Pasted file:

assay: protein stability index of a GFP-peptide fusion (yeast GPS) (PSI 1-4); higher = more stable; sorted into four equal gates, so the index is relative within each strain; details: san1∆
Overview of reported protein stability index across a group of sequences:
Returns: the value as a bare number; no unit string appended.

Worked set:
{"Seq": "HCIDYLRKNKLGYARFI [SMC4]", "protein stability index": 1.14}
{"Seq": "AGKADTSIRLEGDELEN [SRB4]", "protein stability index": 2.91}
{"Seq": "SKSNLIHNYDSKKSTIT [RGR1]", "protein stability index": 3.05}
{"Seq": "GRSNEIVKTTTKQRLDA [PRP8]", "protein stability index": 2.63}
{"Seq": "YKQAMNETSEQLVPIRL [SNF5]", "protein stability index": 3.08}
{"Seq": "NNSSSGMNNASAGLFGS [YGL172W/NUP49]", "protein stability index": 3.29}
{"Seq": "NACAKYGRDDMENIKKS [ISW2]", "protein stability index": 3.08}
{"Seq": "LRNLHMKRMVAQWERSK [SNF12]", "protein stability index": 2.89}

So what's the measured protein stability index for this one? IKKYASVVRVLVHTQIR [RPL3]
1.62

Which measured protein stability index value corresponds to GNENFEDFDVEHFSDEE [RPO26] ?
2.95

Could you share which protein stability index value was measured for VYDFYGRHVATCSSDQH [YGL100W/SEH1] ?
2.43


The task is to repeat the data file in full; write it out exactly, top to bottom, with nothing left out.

assay: protein stability index of a GFP-peptide fusion (yeast GPS) (PSI 1-4); higher = more stable; sorted into four equal gates, so the index is relative within each strain; details: san1∆
Overview of reported protein stability index across a group of sequences:
Returns: the value as a bare number; no unit string appended.

Worked set:
{"Seq": "HCIDYLRKNKLGYARFI [SMC4]", "protein stability index": 1.14}
{"Seq": "AGKADTSIRLEGDELEN [SRB4]", "protein stability index": 2.91}
{"Seq": "SKSNLIHNYDSKKSTIT [RGR1]", "protein stability index": 3.05}
{"Seq": "GRSNEIVKTTTKQRLDA [PRP8]", "protein stability index": 2.63}
{"Seq": "YKQAMNETSEQLVPIRL [SNF5]", "protein stability index": 3.08}
{"Seq": "NNSSSGMNNASAGLFGS [YGL172W/NUP49]", "protein stability index": 3.29}
{"Seq": "NACAKYGRDDMENIKKS [ISW2]", "protein stability index": 3.08}
{"Seq": "LRNLHMKRMVAQWERSK [SNF12]", "protein stability index": 2.89}

So what's the measured protein stability index for this one? IKKYASVVRVLVHTQIR [RPL3]
1.62

Which measured protein stability index value corresponds to GNENFEDFDVEHFSDEE [RPO26] ?
2.95

Could you share which protein stability index value was measured for VYDFYGRHVATCSSDQH [YGL100W/SEH1] ?
2.43